Best CPUs of 2015

When building a new computer or upgrading an existing system many start with the CPU as it’s arguably the most critical component in a PC. Picking the right CPU can be a challenge with dozens of options not very well differentiated and priced too close to each other (we are talking $25 gaps in-between). Case in point, there are over three dozen $200+ options as of writing.


Narrowing down the potential options to a certain budget certainly helps. Then you have to decide whether you go AMD or Intel, and if you’re definitely going for the latter, Intel has current offerings based on the LGA1150, LGA1151 and LGA2011-3 platforms.


After extensive testing you are familiar with, we’ve come up with this quick guide to bring you the best CPU choices available right now, divided into four categories: The Best Enthusiast/Value Gaming CPU, Best Extreme Desktop CPU, Best All-Round High-End CPU and Best Budget CPU. Finally, we’ll digress on which is the best overall platform to invest in right now.


Best Enthusiast/Value Gaming CPU





Best Budget CPU




Best Extreme Desktop CPU (Any Price)





Best All-Round High-end CPU




Best Platform


When picking the best value gaming CPU or the best budget CPU, we also take the platform into account, but it isn’t the primary factor. Price and performance play key roles in our decision. Removing the CPU from the equation for a moment, we asked ourselves which platform provides the most useful features at the best price?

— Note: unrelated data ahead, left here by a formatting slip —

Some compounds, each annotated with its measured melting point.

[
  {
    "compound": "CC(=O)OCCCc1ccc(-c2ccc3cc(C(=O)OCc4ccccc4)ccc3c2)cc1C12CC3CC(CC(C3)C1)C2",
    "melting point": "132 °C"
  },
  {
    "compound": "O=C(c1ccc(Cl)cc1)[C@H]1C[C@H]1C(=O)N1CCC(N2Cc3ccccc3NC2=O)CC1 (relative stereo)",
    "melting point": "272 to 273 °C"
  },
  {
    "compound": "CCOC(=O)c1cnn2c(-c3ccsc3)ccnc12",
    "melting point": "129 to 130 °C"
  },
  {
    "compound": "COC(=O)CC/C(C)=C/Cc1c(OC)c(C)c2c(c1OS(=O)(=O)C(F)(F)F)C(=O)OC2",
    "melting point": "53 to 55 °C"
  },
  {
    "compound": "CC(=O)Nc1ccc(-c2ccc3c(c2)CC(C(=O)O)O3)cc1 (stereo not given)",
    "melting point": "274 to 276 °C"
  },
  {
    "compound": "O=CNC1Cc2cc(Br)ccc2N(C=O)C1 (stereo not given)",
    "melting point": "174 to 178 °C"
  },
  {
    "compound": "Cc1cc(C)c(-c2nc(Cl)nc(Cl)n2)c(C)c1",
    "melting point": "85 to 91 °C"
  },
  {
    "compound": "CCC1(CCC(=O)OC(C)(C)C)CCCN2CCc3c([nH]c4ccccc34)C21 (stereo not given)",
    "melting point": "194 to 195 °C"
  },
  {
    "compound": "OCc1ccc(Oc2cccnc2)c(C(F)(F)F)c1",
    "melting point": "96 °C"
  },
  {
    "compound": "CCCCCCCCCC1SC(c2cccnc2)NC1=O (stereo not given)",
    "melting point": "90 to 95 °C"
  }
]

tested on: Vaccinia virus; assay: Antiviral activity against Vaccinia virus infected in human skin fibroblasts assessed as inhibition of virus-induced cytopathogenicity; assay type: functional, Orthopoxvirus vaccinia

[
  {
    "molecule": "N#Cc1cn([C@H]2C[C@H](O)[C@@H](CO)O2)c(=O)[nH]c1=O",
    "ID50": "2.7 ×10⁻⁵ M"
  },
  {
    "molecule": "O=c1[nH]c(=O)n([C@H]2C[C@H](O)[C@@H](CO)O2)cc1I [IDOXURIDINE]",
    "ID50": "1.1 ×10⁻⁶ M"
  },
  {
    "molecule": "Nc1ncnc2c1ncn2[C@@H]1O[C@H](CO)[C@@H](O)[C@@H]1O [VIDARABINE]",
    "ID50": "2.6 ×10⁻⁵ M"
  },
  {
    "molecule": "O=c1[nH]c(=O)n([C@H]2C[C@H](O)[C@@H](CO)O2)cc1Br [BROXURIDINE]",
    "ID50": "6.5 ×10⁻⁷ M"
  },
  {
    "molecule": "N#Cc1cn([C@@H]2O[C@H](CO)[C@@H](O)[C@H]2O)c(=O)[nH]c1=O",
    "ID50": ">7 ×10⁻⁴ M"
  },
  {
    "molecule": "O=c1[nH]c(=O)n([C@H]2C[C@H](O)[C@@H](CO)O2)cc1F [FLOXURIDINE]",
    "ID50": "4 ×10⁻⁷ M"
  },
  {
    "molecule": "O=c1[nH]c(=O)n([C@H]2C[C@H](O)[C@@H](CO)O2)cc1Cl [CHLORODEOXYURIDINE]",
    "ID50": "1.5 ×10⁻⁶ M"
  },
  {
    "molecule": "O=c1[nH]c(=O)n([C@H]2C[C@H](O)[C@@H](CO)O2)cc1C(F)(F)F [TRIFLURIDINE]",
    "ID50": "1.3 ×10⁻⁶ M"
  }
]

In the past Intel’s Extreme CPUs were supported by outdated chipsets that sucked, if we are honest. The X79 was a classic example of that. The situation is considerably better with the Intel X99 that powers our two most expensive processor picks, the Core i7-5820K and the Core i7-5960X, however that doesn’t make it the best value platform. Among the reasons, its limited CPU support and the fact there is no upgrade path beyond the three existing Haswell-E processors, assuming Intel skips Broadwell-E and moves right to Skylake-E sometime next year.


The LGA1150 socket and the Z97 chipset face a similar situation and the final nail will be driven into the coffin once Skylake Core i5 and Core i7 pricing stabilizes.


Therefore we are going with the platform that powers our enthusiast/value gaming CPU choice. The LGA1151 socket is supported by a number of chipsets, but it’s the Z170 that we are interested in. This chipset is the only in the 100-series to support CPU overclocking and multi-GPU configurations. There are also 20 PCIe 3.0 lanes and the potential for up to three PCIe storage devices.


Another key advantage the Z170 enjoys over its predecessor is the new DMI 3.0 interface which allows support for high-end graphics cards as well as high-speed storage devices such as the Samsung SSD 950 Pro without compromising on bandwidth.

Source Article from http://www.techspot.com/bestof/cpu/

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